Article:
Monday, April 8, 2013


Just the other day, a package arrived at our door with Caroline's name on it.

I knew just what it was when Marc and I saw the words "National Alopecia Areata Foundation" in the return address.  (And yes, you better believe we literally started jumping up and down in our living room with excitement.)

It was finally here!  She was going to LOVE it!

You see, the makers of Barbie did decide to make a bald Barbie named "Ella" (though it's not Barbie herself, she's a friend of Barbie...), but sadly, they aren't putting Ella on the retail shelves for the public.  They're only making them available for children with cancer, alopecia, etc.

I had seen and filled out a request form for an Ella doll on the National Alopecia Areata Foundation (NAAF) website a few months ago, so I knew at some point she would be coming our way.

And when she arrived, it couldn't have been more perfect timing.

Thank you, God.

Let me explain.

Most of the time, alopecia doesn't really matter in our day-to-day lives anymore.  Yeah, yeah, we're used to the stares, but that's become apart of life just like tying your shoes or brushing your teeth.  Just another part of the day when we go out.  Usually we don't care and we don't let alopecia define us.

(I probably just need to pause right there and let that sink in for a minute.  My best friend reminded me just the other day of how far I've come with accepting alopecia.  Oh my goodness, when I think about all those dark months when the Lord took me through the long, painful process towards accepting it.  I honestly never thought I'd be able to say that alopecia doesn't really matter most days!  Oh, thank you, Father!)

But then.

Occasionally there are those days, and those times where the sting of alopecia returns.  There is need to grieve over it again.  And now that Caroline is five, the sting and the grieving are not just my own.  But she, too, is now being met with insecurities.  Lies about beauty are being whispered into her heart from within, and I begin to see her consider them.  (at FIVE!)

I notice her looking at herself in the mirror, constantly playing dress up with the ratted-up Dollar Store hair pieces that cover about 10% of her head.

And to think, she loves those things.

She loves to play with my hair when it's wet.  She combs it, puts clips and bows in it.

She doesn't talk too often about her alopecia.

Just an occasional "Mom, I wish I had hair."

She comes across so confident in her baldness... until the first time two weeks ago when I see her in a restaurant, holding her coat high enough to cover her bald head in insecurity.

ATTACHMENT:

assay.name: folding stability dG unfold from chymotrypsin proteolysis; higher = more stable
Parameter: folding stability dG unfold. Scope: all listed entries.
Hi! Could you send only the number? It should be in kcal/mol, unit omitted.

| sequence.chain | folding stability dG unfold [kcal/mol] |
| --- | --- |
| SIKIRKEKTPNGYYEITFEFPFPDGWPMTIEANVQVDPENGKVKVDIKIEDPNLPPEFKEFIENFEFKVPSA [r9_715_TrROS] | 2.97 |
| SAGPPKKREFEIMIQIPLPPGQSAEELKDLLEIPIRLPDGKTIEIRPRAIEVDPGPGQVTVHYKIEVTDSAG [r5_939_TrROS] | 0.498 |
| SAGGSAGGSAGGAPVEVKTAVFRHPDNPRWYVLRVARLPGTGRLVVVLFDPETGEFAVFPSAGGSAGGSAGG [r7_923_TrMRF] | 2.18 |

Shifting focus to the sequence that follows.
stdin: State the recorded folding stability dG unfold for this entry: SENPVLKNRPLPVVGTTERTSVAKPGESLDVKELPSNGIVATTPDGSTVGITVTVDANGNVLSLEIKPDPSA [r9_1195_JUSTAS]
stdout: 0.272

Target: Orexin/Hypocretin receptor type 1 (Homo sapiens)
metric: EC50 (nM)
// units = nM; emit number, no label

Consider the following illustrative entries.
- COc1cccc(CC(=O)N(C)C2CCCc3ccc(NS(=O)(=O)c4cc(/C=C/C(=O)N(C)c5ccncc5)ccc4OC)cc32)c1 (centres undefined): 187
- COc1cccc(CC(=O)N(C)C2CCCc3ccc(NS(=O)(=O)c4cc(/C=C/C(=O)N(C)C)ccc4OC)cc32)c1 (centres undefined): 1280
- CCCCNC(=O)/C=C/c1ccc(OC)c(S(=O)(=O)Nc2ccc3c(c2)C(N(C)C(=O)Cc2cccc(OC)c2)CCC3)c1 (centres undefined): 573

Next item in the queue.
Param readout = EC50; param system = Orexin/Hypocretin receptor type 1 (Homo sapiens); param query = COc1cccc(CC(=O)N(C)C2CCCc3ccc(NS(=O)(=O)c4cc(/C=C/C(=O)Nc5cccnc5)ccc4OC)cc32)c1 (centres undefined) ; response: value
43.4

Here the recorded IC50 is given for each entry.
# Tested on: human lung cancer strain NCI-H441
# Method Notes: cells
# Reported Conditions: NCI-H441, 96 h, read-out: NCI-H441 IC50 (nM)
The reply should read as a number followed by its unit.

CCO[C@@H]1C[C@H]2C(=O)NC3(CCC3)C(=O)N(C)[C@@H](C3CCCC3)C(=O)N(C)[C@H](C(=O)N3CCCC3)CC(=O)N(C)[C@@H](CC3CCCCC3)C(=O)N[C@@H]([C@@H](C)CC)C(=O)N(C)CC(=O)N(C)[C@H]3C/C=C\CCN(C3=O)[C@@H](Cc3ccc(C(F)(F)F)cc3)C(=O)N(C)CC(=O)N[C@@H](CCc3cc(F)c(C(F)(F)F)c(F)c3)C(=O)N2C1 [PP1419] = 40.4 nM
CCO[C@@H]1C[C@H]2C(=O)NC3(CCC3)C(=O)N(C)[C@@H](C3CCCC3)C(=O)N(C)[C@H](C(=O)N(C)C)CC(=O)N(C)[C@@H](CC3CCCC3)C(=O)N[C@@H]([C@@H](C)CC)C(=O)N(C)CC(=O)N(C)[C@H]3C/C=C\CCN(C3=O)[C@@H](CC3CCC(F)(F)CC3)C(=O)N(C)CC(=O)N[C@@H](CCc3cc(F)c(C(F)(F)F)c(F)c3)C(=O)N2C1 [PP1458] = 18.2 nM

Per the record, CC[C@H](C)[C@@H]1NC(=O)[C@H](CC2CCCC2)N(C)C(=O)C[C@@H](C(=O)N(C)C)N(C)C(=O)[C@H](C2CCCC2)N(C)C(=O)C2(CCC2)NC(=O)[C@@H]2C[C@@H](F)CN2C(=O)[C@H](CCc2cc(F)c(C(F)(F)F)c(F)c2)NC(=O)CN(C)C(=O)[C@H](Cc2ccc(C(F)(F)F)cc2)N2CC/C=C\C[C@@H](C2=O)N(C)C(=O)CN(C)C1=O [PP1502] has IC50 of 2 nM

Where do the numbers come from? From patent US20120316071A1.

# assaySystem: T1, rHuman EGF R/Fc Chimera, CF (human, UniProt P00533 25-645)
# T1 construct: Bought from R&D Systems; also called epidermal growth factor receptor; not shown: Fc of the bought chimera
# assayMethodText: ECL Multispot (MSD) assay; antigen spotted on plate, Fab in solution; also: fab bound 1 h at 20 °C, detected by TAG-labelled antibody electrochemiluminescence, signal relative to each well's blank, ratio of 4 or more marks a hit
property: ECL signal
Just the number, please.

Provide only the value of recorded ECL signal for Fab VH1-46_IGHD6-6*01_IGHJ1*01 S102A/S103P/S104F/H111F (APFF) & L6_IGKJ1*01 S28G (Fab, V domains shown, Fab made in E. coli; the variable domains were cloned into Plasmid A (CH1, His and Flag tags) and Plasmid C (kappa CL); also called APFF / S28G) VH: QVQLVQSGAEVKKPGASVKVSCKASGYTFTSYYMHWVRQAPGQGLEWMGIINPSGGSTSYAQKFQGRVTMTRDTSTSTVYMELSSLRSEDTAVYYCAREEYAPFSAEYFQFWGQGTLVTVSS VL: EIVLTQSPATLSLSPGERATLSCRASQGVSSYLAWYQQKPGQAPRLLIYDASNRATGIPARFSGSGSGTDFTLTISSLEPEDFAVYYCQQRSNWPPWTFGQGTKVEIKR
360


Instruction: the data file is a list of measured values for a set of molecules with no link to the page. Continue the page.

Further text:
And then I see a kid across the room staring and pointing at my kid. (fortunately she didn't see him)

And then, in another store, complete strangers give her quarters to put in the "Children's Miracle Network" box.

And then, while on a family ice cream outing, a girl Caroline's age tells me I should get hair for her head.

And then, other complete strangers stop me in the grocery store to ask me (in front of her!) if she is taking chemo.

Suddenly, alopecia is rearing its ugly head again.

And this time, it's not just me it's trying to take down, but now I see it beginning to affect her.

So this doll came at the perfect time.

With great curiosity, she opened the package to find a Barbie inside.

Ella comes in the box with a wig already on, (which I don't think is helpful, but they didn't ask me...) so I could tell at this point, Caroline didn't fully grasp how special this gift was going to be.

Until Daddy leaned down and pulled off Ella's brunette wig.

It was a bald Barbie!

There are no words adequate for this moment.

I can't imagine the thoughts that were running through her head.

Ella came with two wigs, a head scarf, and to Caroline's delight, a matching headband.

I am so grateful my daughter can have a doll that looks like her.

I'm glad she can have examples of real, bald women in her life even more.

I want so desperately for her to know that you don't need to have hair to be beautiful.

I want her to be so content with how the Lord has fashioned her.

Thank you, God, for these little reminders that help show my daughter that  bald is BEAUTIFUL.
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  1. That's wonderful!!! Sweet, beautiful Caroline.

  2. And it really is! My sweet granddaughter is beautiful!!

  3. Oh, gosh, I love this blog for so many reasons...I'm so proud of Caroline. I hope I have a daughter one day just like her!